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Frequently Asked Questions (FAQ)

  1. What is the Department of Buildings (DOB) filing process?
  2. Can my architect/engineer meet with the plan examiner prior to review?
  3. How much do NYCBA services cost?
  4. How long does the sidewalk café process take? Can you accelerate it?
  5. Do I have to connect a hand-washing sink to a grease trap?
  6. Are the inspectors going to issue violations during a site visit?
  7. I want to prepare food in my basement (or offsite) and bring it to my restaurant, is that allowed? Do I need special permission from the Department of Health (DOH)?
  8. I have an existing restaurant that I plan on either renovating or building an extension to; do I need to apply for a Department of Health (DOH) permit?
  9. What is the fee for a canopy permit?
  10. When do I need Landmarks Preservation Commission approval?

  1. How much do NYCBA services cost?
    There is no cost associated with NYCBA services. NYCBA is an initiative of the Mayor's office to streamline and accelerate the process of opening up new food and beverage establishments.

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  1. What is the filing process for construction plans?
    After meeting with a New York City Business Acceleration client manager and learning about all services, an applicant may proceed with the DOB filing process (in PDF).

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  1. Can my Architect (RA)/Engineer (PE) meet with the plan examiner prior to review?
    If you have any questions regarding your plans, please speak with your registered architect or professional engineer. NBAT plan examiners will be available to discuss the building and zoning codes with your RA or PE if objections have been issued.

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  1. How long does the sidewalk café process take?
    Can you accelerate it? Once you file your application and it is approved, the total the total process time can take between 110 to 140 days.  To file an application please visit the NYC Department of Consumer Affairs.

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  1. Do I need a grease trap and does it have to connect a hand-washing sink to a grease trap?
    Yes, you need a grease trap.  They are important because it “traps” most grease so it does not infiltrate the City’s water system.  No, it does not need to be connected to a hand-wash sink; however it is not a violation if you do connect it. Just make sure that you consider the size/volume of that sink when calculating grease trap size. The Department of Environment Protection provides a grease interceptor size chart that will help determine the appropriate size for your business.

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  1. What is a Site Visit?

A site visit is a courtesy provided by NBAT that allows for the business owner to identify and address any issues to ensure passage of the final inspections the first time. 

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  1. Are the inspectors going to issue violations during a site visit?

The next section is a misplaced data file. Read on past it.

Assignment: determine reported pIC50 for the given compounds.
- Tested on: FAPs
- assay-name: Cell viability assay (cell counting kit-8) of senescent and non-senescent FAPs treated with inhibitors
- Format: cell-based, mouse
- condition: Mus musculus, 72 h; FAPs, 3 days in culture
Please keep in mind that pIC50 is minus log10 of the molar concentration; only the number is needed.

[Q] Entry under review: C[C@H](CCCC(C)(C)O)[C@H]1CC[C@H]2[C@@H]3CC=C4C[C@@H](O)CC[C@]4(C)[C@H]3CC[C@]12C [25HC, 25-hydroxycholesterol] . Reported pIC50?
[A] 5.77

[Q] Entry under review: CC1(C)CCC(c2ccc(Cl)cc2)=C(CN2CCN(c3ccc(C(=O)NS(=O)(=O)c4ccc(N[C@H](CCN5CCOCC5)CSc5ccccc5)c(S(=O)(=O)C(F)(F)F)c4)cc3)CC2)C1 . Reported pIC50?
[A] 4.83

No, the Department of Health and Mental Hygiene (DOHMH) inspectors will not issue any violations during the site visit. The inspectors will simply coach you though whatever steps you may need to take to ensure that your business is ready to pass the inspections.

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  1. I want to prepare food in my basement (or offsite) and bring it to my restaurant, is that allowed? Do I need special permission from the Department of Health (DOH)?
    All parts of operations are encouraged to stay within an establishment. If the business owner has storage or food prepared outside of the facility, the business owner needs to file a Standard Operation Procedure (SOP) plan (in PDF) stating how your procedures work, with the Department of Health.  There are no fees associated with this document.   

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  1. I have an existing restaurant that I plan on either renovating or building an extension to; do I need to apply for a Department of Health (DOH) permit?
    No, you can still operate, as long as you don't change the owner's name or corporation name.

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  1. When do I need Landmarks Preservation Commission approval?
    The NYC Landmarks Commission must approve in advance any restoration, alteration, reconstruction, demolition, or new construction affecting any designated property, including buildings in historic districts. You need Landmarks Commission approval before you begin work on the exterior, if your proposed project requires a permit from the Department of Buildings (DOB). Landmarks Commission approval is also required for any project that will affect the exterior appearance of a designated building, even if a Department of Buildings permit is not needed for the proposed work.

    Landmarks Commission approval is required for changes to the interior of the building only in the following situations:
  • When a permit from the Department of Buildings is required for the work
  • When the changes will affect the exterior of the building
  • When the building's interior has been designated an interior landmark

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